In EBRT, beams of radiation are focused on the prostate gland from a machine outside the body. This type of radiation can be used to try to cure earlier stage cancers, or to help relieve symptoms such as bone pain if the cancer has spread to a specific area of bone.
Before treatments start, your radiation team will take careful measurements to find the correct angles for aiming the radiation beams and the proper dose of radiation. This planning session, called simulation, usually includes getting imaging tests such as CT or MRI scans. You might be fitted with a plastic mold resembling a body cast to keep you in the same position each day during treatment so that the radiation can be aimed more accurately.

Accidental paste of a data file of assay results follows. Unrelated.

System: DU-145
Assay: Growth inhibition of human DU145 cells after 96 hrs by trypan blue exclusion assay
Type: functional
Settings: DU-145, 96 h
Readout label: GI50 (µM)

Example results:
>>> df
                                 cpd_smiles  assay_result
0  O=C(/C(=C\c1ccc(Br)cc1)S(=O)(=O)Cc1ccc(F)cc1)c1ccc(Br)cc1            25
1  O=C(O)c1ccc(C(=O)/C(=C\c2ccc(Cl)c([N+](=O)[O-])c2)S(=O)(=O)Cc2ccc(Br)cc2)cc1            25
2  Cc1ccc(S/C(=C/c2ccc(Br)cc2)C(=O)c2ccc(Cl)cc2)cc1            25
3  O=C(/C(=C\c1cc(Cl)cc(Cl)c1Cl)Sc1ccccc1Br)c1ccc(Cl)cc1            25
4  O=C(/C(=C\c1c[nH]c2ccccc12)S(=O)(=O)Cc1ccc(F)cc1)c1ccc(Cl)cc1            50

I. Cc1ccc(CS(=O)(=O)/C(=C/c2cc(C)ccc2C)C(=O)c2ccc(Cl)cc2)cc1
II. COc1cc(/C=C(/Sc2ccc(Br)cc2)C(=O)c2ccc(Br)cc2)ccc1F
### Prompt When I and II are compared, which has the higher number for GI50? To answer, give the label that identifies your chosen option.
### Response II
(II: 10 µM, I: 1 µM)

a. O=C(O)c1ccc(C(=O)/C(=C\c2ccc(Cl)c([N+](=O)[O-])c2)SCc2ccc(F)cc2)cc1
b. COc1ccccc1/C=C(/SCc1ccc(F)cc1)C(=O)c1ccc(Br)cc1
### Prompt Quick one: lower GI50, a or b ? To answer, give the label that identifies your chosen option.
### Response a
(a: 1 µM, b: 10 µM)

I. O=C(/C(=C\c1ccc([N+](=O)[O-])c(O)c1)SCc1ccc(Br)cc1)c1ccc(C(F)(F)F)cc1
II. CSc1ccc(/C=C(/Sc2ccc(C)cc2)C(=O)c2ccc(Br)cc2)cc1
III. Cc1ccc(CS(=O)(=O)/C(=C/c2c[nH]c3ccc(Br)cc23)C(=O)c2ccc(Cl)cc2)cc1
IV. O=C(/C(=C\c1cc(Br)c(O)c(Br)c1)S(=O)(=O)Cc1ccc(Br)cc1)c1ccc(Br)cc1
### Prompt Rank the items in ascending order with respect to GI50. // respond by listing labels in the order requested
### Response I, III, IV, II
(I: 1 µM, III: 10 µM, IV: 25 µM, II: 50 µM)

You will usually be treated 5 days a week in an outpatient center for at least several weeks, depending on why the radiation is being given. Each treatment is much like getting an x-ray. The radiation is stronger than that used for an x-ray, but the procedure is painless. Each treatment lasts only a few minutes, although the setup time — getting you into place for treatment — takes longer.
Newer EBRT techniques focus the radiation more precisely on the tumor. This let doctors give higher doses of radiation to the tumor while reducing the radiation exposure to nearby healthy tissues.